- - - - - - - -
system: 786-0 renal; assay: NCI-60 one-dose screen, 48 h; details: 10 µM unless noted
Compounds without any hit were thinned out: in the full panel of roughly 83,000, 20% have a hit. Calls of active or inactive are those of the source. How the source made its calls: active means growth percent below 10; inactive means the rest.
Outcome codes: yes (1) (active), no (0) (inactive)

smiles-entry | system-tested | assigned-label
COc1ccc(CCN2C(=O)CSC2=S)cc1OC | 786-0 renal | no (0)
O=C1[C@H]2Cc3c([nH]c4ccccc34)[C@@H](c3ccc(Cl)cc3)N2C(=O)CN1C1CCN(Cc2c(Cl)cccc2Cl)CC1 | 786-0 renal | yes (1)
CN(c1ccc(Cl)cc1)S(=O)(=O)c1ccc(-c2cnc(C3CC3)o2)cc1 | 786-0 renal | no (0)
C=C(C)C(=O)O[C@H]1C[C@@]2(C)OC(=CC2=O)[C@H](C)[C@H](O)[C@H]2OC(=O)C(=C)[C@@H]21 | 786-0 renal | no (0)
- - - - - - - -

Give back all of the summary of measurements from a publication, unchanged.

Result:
system: 786-0 renal; assay: NCI-60 one-dose screen, 48 h; details: 10 µM unless noted
Compounds without any hit were thinned out: in the full panel of roughly 83,000, 20% have a hit. Calls of active or inactive are those of the source. How the source made its calls: active means growth percent below 10; inactive means the rest.
Outcome codes: yes (1) (active), no (0) (inactive)

smiles-entry | system-tested | assigned-label
COc1ccc(CCN2C(=O)CSC2=S)cc1OC | 786-0 renal | no (0)
O=C1[C@H]2Cc3c([nH]c4ccccc34)[C@@H](c3ccc(Cl)cc3)N2C(=O)CN1C1CCN(Cc2c(Cl)cccc2Cl)CC1 | 786-0 renal | yes (1)
CN(c1ccc(Cl)cc1)S(=O)(=O)c1ccc(-c2cnc(C3CC3)o2)cc1 | 786-0 renal | no (0)
C=C(C)C(=O)O[C@H]1C[C@@]2(C)OC(=CC2=O)[C@H](C)[C@H](O)[C@H]2OC(=O)C(=C)[C@@H]21 | 786-0 renal | no (0)